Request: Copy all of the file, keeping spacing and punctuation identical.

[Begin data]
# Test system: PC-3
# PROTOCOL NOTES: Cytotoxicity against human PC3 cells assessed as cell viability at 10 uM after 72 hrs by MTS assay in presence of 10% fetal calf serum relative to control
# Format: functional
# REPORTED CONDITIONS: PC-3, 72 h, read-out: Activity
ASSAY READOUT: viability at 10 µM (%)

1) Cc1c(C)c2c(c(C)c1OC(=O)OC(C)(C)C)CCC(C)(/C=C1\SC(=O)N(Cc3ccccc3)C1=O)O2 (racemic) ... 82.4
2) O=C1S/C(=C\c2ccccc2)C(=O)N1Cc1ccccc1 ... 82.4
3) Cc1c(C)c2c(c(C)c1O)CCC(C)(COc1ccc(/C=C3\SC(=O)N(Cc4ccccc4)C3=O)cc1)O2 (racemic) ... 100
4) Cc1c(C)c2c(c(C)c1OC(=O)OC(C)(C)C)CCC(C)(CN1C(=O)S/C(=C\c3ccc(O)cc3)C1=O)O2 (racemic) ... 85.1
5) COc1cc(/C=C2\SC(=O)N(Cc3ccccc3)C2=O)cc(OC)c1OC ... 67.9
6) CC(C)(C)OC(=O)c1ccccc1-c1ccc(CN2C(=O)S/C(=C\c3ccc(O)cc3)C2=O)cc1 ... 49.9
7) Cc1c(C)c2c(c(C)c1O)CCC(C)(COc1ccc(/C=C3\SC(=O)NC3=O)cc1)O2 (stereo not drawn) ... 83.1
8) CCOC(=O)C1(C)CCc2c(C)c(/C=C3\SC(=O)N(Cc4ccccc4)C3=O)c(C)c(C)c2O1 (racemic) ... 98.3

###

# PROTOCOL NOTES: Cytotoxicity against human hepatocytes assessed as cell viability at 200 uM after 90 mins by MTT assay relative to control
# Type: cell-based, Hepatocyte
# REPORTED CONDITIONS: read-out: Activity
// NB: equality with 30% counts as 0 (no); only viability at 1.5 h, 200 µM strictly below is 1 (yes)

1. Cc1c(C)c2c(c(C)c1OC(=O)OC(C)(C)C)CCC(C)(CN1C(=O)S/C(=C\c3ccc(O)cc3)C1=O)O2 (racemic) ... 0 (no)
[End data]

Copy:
# Test system: PC-3
# PROTOCOL NOTES: Cytotoxicity against human PC3 cells assessed as cell viability at 10 uM after 72 hrs by MTS assay in presence of 10% fetal calf serum relative to control
# Format: functional
# REPORTED CONDITIONS: PC-3, 72 h, read-out: Activity
ASSAY READOUT: viability at 10 µM (%)

1) Cc1c(C)c2c(c(C)c1OC(=O)OC(C)(C)C)CCC(C)(/C=C1\SC(=O)N(Cc3ccccc3)C1=O)O2 (racemic) ... 82.4
2) O=C1S/C(=C\c2ccccc2)C(=O)N1Cc1ccccc1 ... 82.4
3) Cc1c(C)c2c(c(C)c1O)CCC(C)(COc1ccc(/C=C3\SC(=O)N(Cc4ccccc4)C3=O)cc1)O2 (racemic) ... 100
4) Cc1c(C)c2c(c(C)c1OC(=O)OC(C)(C)C)CCC(C)(CN1C(=O)S/C(=C\c3ccc(O)cc3)C1=O)O2 (racemic) ... 85.1
5) COc1cc(/C=C2\SC(=O)N(Cc3ccccc3)C2=O)cc(OC)c1OC ... 67.9
6) CC(C)(C)OC(=O)c1ccccc1-c1ccc(CN2C(=O)S/C(=C\c3ccc(O)cc3)C2=O)cc1 ... 49.9
7) Cc1c(C)c2c(c(C)c1O)CCC(C)(COc1ccc(/C=C3\SC(=O)NC3=O)cc1)O2 (stereo not drawn) ... 83.1
8) CCOC(=O)C1(C)CCc2c(C)c(/C=C3\SC(=O)N(Cc4ccccc4)C3=O)c(C)c(C)c2O1 (racemic) ... 98.3

###

# PROTOCOL NOTES: Cytotoxicity against human hepatocytes assessed as cell viability at 200 uM after 90 mins by MTT assay relative to control
# Type: cell-based, Hepatocyte
# REPORTED CONDITIONS: read-out: Activity
// NB: equality with 30% counts as 0 (no); only viability at 1.5 h, 200 µM strictly below is 1 (yes)

1. Cc1c(C)c2c(c(C)c1OC(=O)OC(C)(C)C)CCC(C)(CN1C(=O)S/C(=C\c3ccc(O)cc3)C1=O)O2 (racemic) ... 0 (no)